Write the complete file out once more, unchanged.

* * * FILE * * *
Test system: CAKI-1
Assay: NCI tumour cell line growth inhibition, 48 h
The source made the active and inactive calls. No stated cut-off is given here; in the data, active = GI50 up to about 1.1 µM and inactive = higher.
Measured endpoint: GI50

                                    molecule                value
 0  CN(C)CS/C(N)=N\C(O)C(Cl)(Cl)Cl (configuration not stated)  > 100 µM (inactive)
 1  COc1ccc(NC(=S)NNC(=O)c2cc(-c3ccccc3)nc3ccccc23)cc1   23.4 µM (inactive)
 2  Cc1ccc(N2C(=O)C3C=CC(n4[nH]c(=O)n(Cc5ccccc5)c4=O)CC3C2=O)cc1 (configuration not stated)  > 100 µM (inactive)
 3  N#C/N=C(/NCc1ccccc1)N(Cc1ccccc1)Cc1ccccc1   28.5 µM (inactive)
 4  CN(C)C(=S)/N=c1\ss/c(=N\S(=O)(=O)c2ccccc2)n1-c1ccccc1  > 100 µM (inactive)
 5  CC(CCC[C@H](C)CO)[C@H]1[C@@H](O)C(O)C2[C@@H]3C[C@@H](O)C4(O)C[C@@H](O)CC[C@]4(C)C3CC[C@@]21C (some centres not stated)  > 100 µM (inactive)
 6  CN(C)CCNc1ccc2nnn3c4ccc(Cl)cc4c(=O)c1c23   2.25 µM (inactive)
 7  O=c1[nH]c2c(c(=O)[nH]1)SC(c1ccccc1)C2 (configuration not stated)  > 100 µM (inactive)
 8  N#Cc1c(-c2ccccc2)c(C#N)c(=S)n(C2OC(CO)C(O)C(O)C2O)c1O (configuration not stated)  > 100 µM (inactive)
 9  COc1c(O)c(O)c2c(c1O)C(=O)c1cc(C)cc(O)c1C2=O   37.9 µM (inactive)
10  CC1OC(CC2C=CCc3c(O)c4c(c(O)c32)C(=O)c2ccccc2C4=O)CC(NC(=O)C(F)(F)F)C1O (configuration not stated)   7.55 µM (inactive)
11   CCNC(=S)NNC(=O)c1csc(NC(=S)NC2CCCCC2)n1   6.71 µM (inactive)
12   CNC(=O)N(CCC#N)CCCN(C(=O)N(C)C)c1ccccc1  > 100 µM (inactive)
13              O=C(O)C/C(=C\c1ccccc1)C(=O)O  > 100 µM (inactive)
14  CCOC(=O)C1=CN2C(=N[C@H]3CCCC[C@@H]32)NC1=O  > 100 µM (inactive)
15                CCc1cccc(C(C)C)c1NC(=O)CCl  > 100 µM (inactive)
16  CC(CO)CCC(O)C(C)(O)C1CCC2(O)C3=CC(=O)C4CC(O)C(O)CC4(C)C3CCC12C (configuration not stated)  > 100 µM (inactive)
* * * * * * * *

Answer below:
Test system: CAKI-1
Assay: NCI tumour cell line growth inhibition, 48 h
The source made the active and inactive calls. No stated cut-off is given here; in the data, active = GI50 up to about 1.1 µM and inactive = higher.
Measured endpoint: GI50

                                    molecule                value
 0  CN(C)CS/C(N)=N\C(O)C(Cl)(Cl)Cl (configuration not stated)  > 100 µM (inactive)
 1  COc1ccc(NC(=S)NNC(=O)c2cc(-c3ccccc3)nc3ccccc23)cc1   23.4 µM (inactive)
 2  Cc1ccc(N2C(=O)C3C=CC(n4[nH]c(=O)n(Cc5ccccc5)c4=O)CC3C2=O)cc1 (configuration not stated)  > 100 µM (inactive)
 3  N#C/N=C(/NCc1ccccc1)N(Cc1ccccc1)Cc1ccccc1   28.5 µM (inactive)
 4  CN(C)C(=S)/N=c1\ss/c(=N\S(=O)(=O)c2ccccc2)n1-c1ccccc1  > 100 µM (inactive)
 5  CC(CCC[C@H](C)CO)[C@H]1[C@@H](O)C(O)C2[C@@H]3C[C@@H](O)C4(O)C[C@@H](O)CC[C@]4(C)C3CC[C@@]21C (some centres not stated)  > 100 µM (inactive)
 6  CN(C)CCNc1ccc2nnn3c4ccc(Cl)cc4c(=O)c1c23   2.25 µM (inactive)
 7  O=c1[nH]c2c(c(=O)[nH]1)SC(c1ccccc1)C2 (configuration not stated)  > 100 µM (inactive)
 8  N#Cc1c(-c2ccccc2)c(C#N)c(=S)n(C2OC(CO)C(O)C(O)C2O)c1O (configuration not stated)  > 100 µM (inactive)
 9  COc1c(O)c(O)c2c(c1O)C(=O)c1cc(C)cc(O)c1C2=O   37.9 µM (inactive)
10  CC1OC(CC2C=CCc3c(O)c4c(c(O)c32)C(=O)c2ccccc2C4=O)CC(NC(=O)C(F)(F)F)C1O (configuration not stated)   7.55 µM (inactive)
11   CCNC(=S)NNC(=O)c1csc(NC(=S)NC2CCCCC2)n1   6.71 µM (inactive)
12   CNC(=O)N(CCC#N)CCCN(C(=O)N(C)C)c1ccccc1  > 100 µM (inactive)
13              O=C(O)C/C(=C\c1ccccc1)C(=O)O  > 100 µM (inactive)
14  CCOC(=O)C1=CN2C(=N[C@H]3CCCC[C@@H]32)NC1=O  > 100 µM (inactive)
15                CCc1cccc(C(C)C)c1NC(=O)CCl  > 100 µM (inactive)
16  CC(CO)CCC(O)C(C)(O)C1CCC2(O)C3=CC(=O)C4CC(O)C(O)CC4(C)C3CCC12C (configuration not stated)  > 100 µM (inactive)